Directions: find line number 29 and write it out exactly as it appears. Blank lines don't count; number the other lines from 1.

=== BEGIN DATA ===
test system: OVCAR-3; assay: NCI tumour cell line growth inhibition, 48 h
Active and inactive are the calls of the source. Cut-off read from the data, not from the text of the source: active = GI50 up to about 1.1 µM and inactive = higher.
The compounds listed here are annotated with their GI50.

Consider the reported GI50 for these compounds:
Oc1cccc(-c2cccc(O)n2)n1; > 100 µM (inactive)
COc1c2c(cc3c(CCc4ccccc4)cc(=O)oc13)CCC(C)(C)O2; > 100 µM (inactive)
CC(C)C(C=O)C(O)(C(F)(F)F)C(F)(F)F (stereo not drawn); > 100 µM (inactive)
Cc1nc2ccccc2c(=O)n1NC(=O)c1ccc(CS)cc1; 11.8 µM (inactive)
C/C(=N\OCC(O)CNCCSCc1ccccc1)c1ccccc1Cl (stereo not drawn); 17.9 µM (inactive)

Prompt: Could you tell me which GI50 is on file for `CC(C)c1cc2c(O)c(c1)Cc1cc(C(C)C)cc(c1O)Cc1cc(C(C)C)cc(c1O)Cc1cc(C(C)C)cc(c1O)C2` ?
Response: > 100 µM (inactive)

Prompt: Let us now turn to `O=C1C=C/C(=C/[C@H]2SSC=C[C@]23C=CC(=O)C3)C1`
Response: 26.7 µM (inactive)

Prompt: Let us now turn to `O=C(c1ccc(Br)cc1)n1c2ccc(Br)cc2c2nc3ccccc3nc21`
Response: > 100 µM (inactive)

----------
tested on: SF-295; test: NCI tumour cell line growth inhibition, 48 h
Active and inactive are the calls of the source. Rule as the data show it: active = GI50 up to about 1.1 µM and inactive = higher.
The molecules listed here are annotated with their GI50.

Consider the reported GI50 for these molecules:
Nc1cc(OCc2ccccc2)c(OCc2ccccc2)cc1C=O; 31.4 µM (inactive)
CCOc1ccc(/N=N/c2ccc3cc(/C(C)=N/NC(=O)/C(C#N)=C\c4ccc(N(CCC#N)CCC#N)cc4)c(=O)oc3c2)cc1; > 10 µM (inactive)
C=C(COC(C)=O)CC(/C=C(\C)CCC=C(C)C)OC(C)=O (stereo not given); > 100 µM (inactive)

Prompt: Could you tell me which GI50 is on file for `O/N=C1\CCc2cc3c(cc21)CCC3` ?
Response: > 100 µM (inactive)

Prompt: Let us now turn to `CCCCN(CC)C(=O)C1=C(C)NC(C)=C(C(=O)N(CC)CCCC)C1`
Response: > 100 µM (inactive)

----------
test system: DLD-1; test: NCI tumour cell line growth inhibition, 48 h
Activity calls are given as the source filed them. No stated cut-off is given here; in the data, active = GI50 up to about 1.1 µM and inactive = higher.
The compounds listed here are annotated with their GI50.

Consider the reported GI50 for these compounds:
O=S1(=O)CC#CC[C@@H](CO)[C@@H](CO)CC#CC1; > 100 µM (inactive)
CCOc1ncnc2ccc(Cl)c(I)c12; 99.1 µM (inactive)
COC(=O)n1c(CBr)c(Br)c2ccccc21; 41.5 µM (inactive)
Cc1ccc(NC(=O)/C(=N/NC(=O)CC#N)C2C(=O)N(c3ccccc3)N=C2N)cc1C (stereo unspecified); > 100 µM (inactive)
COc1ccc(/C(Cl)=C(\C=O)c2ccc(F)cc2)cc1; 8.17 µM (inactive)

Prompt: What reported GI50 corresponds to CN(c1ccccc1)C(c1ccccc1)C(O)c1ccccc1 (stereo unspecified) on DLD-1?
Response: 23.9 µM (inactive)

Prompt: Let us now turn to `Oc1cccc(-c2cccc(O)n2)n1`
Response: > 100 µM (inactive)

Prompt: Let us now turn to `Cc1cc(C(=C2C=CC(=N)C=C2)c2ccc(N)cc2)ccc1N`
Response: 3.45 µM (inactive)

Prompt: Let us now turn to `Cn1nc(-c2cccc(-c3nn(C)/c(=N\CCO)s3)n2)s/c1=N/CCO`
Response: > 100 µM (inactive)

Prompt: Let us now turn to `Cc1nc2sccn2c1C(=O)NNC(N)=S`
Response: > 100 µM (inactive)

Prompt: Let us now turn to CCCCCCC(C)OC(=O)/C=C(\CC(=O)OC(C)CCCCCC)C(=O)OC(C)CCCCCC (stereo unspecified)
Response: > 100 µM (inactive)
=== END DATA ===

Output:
test system: DLD-1; test: NCI tumour cell line growth inhibition, 48 h